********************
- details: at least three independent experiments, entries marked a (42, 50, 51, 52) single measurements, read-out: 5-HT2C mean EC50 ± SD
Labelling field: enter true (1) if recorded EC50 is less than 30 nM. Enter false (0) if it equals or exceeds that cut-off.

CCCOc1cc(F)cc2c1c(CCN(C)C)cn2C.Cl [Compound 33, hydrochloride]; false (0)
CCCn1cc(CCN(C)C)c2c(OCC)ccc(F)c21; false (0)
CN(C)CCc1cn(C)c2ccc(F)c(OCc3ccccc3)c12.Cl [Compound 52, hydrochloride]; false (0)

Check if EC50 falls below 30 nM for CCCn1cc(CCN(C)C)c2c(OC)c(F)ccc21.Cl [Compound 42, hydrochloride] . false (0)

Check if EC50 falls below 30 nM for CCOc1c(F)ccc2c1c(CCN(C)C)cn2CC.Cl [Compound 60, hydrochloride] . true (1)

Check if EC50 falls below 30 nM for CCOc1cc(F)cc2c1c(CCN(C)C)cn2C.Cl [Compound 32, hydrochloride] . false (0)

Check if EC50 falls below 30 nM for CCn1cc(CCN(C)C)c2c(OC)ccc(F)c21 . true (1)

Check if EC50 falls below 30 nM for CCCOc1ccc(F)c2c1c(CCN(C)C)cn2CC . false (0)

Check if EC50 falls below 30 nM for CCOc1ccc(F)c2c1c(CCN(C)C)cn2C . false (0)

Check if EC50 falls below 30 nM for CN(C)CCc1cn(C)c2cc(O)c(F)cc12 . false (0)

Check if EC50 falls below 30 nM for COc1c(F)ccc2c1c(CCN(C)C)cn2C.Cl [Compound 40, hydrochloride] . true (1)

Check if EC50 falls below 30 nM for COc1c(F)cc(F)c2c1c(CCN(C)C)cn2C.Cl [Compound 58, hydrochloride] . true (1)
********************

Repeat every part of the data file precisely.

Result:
- details: at least three independent experiments, entries marked a (42, 50, 51, 52) single measurements, read-out: 5-HT2C mean EC50 ± SD
Labelling field: enter true (1) if recorded EC50 is less than 30 nM. Enter false (0) if it equals or exceeds that cut-off.

CCCOc1cc(F)cc2c1c(CCN(C)C)cn2C.Cl [Compound 33, hydrochloride]; false (0)
CCCn1cc(CCN(C)C)c2c(OCC)ccc(F)c21; false (0)
CN(C)CCc1cn(C)c2ccc(F)c(OCc3ccccc3)c12.Cl [Compound 52, hydrochloride]; false (0)

Check if EC50 falls below 30 nM for CCCn1cc(CCN(C)C)c2c(OC)c(F)ccc21.Cl [Compound 42, hydrochloride] . false (0)

Check if EC50 falls below 30 nM for CCOc1c(F)ccc2c1c(CCN(C)C)cn2CC.Cl [Compound 60, hydrochloride] . true (1)

Check if EC50 falls below 30 nM for CCOc1cc(F)cc2c1c(CCN(C)C)cn2C.Cl [Compound 32, hydrochloride] . false (0)

Check if EC50 falls below 30 nM for CCn1cc(CCN(C)C)c2c(OC)ccc(F)c21 . true (1)

Check if EC50 falls below 30 nM for CCCOc1ccc(F)c2c1c(CCN(C)C)cn2CC . false (0)

Check if EC50 falls below 30 nM for CCOc1ccc(F)c2c1c(CCN(C)C)cn2C . false (0)

Check if EC50 falls below 30 nM for CN(C)CCc1cn(C)c2cc(O)c(F)cc12 . false (0)

Check if EC50 falls below 30 nM for COc1c(F)ccc2c1c(CCN(C)C)cn2C.Cl [Compound 40, hydrochloride] . true (1)

Check if EC50 falls below 30 nM for COc1c(F)cc(F)c2c1c(CCN(C)C)cn2C.Cl [Compound 58, hydrochloride] . true (1)